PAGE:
116 3rd St SE
Cedar Rapids, Iowa 52401
CEDAR RAPIDS — Dylan Davis plans to enjoy the weekend.
He also expects his drive to turn the exhibition into a business trip among the players he has grown up with on the baseball field.
“It should be fun,” Davis said. “I’d love to say I’ll walk in there and just have fun but I’m a competitor. I want to win. Hopefully, I’m going to be competitive at the end of the day.”
Davis will compete for the Large-school East team in the Iowa High School Baseball Coaches Association All-Star Series in Mason City, beginning Friday. Davis will cap his all-state career at Cedar Rapids Kennedy, earning Mississippi Valley Conference Valley Division Player of the Year honors for the second straight year, sharing it with Cedar Rapids Xavier’s Alex Neal.
“Rarely do you get to coach a young man that is as naturally gifted as he is and that wants to work at his craft every single day,” Kennedy Coach Bret Hoyer said. “He wants to be coached. He is a special talent and he wants to get better.”
Davis finished among the leaders of Class 5A in at least eight offensive categories. He led the entire class with 60 runs and was third with eight home runs. Davis ranked fourth in slugging percentage (.835), fifth in total bases (96) and on-base percentage (.575) and was sixth with a .461 batting average.
His 53 hits ended up eighth-best in 5A, while his 41 RBIs were 11th. Kirkwood Coach Todd Rima said he is anxious for Davis to join the Eagles this fall.
“He can really, really hit,” said Rima, who is a former Cedar Rapids Prairie coach. “To do what he’s done in that conference the last two years, it’s been a while since someone has put up that he’s had in back-to-back seasons.”
Rima sees a potential for his power numbers to increase in college. The Cougars’ multi-sport standout can concentrate on one activity. Davis said he progressed a lot from last year, hitting breaking balls better than as a junior when he hit .466 with 13 home runs.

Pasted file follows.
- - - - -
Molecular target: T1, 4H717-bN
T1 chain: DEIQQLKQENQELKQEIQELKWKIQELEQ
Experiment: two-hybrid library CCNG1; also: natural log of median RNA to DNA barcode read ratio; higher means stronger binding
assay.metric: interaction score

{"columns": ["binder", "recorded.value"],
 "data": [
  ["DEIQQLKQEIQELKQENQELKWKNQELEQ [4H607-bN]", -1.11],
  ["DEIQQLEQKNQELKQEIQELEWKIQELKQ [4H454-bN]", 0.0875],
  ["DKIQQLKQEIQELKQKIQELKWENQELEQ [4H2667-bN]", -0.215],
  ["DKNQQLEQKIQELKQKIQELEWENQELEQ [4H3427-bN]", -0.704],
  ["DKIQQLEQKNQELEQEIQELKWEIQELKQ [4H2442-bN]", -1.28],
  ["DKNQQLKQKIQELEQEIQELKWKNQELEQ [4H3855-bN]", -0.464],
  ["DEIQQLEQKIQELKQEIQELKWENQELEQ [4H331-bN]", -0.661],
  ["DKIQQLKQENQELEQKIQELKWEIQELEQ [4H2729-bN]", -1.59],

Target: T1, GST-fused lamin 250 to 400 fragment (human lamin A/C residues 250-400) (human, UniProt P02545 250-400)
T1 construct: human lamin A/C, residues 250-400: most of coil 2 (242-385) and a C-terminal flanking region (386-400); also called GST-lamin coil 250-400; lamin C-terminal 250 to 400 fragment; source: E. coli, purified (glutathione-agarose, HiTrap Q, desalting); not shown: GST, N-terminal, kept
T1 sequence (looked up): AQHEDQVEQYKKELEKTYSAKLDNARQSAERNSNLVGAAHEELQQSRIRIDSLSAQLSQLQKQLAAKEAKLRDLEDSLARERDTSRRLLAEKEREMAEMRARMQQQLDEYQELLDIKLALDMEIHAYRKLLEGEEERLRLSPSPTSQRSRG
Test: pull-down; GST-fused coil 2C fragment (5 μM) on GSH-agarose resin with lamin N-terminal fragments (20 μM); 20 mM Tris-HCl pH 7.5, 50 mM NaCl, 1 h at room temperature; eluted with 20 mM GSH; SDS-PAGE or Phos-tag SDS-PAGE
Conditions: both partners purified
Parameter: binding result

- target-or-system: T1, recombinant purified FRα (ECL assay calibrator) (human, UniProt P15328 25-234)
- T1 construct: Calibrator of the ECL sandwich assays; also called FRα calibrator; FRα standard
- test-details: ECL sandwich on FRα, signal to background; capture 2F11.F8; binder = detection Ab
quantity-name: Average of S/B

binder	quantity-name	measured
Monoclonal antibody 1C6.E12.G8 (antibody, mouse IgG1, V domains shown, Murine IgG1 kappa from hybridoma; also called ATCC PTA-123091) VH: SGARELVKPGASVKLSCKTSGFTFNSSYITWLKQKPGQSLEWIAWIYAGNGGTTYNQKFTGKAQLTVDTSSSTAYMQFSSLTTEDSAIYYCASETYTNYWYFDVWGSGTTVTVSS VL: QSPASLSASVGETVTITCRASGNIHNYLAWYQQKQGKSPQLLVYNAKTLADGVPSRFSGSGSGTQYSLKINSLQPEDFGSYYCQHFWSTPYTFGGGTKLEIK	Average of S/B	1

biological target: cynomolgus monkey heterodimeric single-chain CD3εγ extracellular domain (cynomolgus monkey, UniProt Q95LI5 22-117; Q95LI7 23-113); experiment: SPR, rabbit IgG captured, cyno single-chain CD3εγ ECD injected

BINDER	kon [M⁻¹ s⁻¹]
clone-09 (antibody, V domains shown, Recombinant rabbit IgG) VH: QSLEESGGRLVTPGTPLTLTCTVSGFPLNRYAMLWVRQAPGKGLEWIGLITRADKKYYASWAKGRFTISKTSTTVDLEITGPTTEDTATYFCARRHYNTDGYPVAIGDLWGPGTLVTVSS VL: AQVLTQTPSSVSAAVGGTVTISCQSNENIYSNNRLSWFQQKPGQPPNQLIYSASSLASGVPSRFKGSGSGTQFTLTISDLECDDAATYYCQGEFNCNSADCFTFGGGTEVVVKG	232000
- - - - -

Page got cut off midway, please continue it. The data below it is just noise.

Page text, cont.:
“This year, I didn’t get that many fastballs,” Davis said about opponents’ approaches. “They were working me away. All off-speed. That kind of makes it hard on a hitter and starts to get annoying.
“Last year, 90 percent of my hits were off fastballs. This year, it was probably 75/25.”
Success is not a cause from one factor. Davis has an innate ability that generates great power with the ball jumping off his bat. His devotion to the game has elevated him above his peers. He spends four to five days a week in a batting cage. Sometimes it is a refuge. Just him hitting off a tee, getting away from the rest of the world. Davis spends at least three days in the weight room, building his strength.
“Work ethic is more important,” Davis said. “Natural ability can come to anybody but work ethic builds character. I’d rather work than sit on the couch and get what I want.”
Hoyer said there is a different side to Davis as a baseball player. The box score and the field don’t highlight his personality outside of competition.
“Most people wouldn’t know what a sensitive kid he is — how coachable he is,” Hoyer said. “Particularly in a one-on-one session. Also, how willing he is to help young kids improve their skills as baseball players. He’s been outstanding in helping kids at our camps (and) clinics over the years.”
Davis is joined on the large-school East roster by Cedar Rapids Prairie’s Brandon Vlcko and Noah Day, Clear Creek Amana’s Ben Swails, Independence’s Marcus Beatty and Decorah’s Tyler Keenan. The small-school East squad includes North Linn’s Austin Hilmer, Cascade’s Jack Carr and Tanner Simon, Dyersville Beckman’s Owen Huehnergarth, Anamosa’s Sam Wilt, West Liberty’s Caleb Wulf, Sigourney’s Levi Crawford, Keota’s Tyson Cota and Jesup’s Nate Cagley.
“We have a lot of talent in Iowa,” Davis said. “It should be a good time this weekend.”